CoreOS updated its key value store, etcd, on Friday. This was the first full release for the Raft-based key-value store in the new year. The update focused on performance, reliability and scalability improvements.

For many users, etcd is better known as the configuration storage system used by Google’s Kubernetes container-management platform. Etcd 3.1 included features aimed at improving the consistent storage systems performance at scale.

(Related: Navigating the container ecosystem with Kubernetes 1.5)

Some of the improvements in etcd 3.1 focus on reducing chatter between and around servers as much as possible. The more members a cluster of etcd servers has, the slower the whole cluster moves due to the greater demand for replication between nodes. This is due to a high rate of between-node chatter.

In etcd 3.1, CoreOS introduces gRPC proxy, an attempt to help developers increase performance around this bottleneck. Anthony Romano, software engineer at CoreOS, wrote in a blog entry that “The gRPC proxy includes a cache of recently accessed keys. The cache serves serialized key fetches, which don’t need to go through consensus, that would otherwise be handled by a cluster member. The advantage is the proxy absorbs serialized key request spam from misbehaving or misconfigured clients.”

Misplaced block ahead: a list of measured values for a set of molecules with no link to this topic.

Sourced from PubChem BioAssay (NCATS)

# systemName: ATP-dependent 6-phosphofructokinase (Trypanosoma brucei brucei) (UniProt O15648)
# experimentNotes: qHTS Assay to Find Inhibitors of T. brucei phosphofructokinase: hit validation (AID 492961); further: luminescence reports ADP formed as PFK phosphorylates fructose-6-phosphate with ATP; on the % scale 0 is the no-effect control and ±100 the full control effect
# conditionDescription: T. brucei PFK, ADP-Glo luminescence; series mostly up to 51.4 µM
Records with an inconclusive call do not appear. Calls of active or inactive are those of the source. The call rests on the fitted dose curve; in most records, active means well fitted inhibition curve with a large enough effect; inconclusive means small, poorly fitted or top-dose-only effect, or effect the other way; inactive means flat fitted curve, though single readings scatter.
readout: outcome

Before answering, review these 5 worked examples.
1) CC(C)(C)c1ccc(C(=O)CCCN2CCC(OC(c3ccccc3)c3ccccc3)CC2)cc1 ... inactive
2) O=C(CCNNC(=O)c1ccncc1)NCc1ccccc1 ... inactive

According to Romano, “Etcd provides both serialized and linearized consistency models for reading keys. A serialized read is fast, no consensus is necessary, but unsuitable for many applications because it may return stale data. A linearized read returns the most recent keys by going through etcd’s underlying raft protocol, and therefore carries greater overhead. While etcd 3.0 processes linearized reads through direct raft proposals, chewing precious disk bandwidth and incurring the corresponding latency penalty, linearized reads in 3.1 issue idempotent, fsync-free linearized raft index requests. These index requests are also batched; concurrent linearized reads coalesce into a single index request. The upshot is linearized reads have lower latency and better throughput.”

This release of etcd also includes new APIs. These add features to better manage leases, handle keys by revision, and to reduce total round-trips to the server overall. These will make it easier to find all resources attached to a session, and other changes will make it easier overall to deal with updating and tracking the lifespan of keys stored in etcd.